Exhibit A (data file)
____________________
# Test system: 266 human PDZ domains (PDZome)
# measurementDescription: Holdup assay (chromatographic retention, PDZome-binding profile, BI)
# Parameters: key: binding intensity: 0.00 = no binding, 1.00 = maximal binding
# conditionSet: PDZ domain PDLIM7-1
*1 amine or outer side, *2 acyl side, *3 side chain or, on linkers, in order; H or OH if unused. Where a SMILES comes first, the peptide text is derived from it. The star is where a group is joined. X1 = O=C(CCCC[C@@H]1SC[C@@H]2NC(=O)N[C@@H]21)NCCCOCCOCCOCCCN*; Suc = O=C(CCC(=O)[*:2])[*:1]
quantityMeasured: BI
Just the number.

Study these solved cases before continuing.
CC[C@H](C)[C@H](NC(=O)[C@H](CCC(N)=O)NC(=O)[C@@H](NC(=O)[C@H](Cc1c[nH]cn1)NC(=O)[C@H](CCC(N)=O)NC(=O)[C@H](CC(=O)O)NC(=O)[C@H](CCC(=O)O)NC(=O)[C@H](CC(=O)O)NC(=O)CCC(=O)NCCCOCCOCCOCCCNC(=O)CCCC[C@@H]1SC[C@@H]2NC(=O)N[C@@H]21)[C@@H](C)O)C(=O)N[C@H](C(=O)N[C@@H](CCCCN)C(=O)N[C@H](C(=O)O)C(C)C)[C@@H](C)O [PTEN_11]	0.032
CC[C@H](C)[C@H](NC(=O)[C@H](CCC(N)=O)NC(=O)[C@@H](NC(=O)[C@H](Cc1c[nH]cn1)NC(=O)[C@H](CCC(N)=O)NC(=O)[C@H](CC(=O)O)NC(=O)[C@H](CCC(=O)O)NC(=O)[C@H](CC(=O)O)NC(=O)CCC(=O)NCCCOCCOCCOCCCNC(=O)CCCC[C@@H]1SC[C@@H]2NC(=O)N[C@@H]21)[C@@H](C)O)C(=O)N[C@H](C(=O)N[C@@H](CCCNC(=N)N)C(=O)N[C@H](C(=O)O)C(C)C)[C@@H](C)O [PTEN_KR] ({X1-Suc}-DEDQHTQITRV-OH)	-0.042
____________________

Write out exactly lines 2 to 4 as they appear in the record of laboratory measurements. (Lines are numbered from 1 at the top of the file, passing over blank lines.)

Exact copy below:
# measurementDescription: Holdup assay (chromatographic retention, PDZome-binding profile, BI)
# Parameters: key: binding intensity: 0.00 = no binding, 1.00 = maximal binding
# conditionSet: PDZ domain PDLIM7-1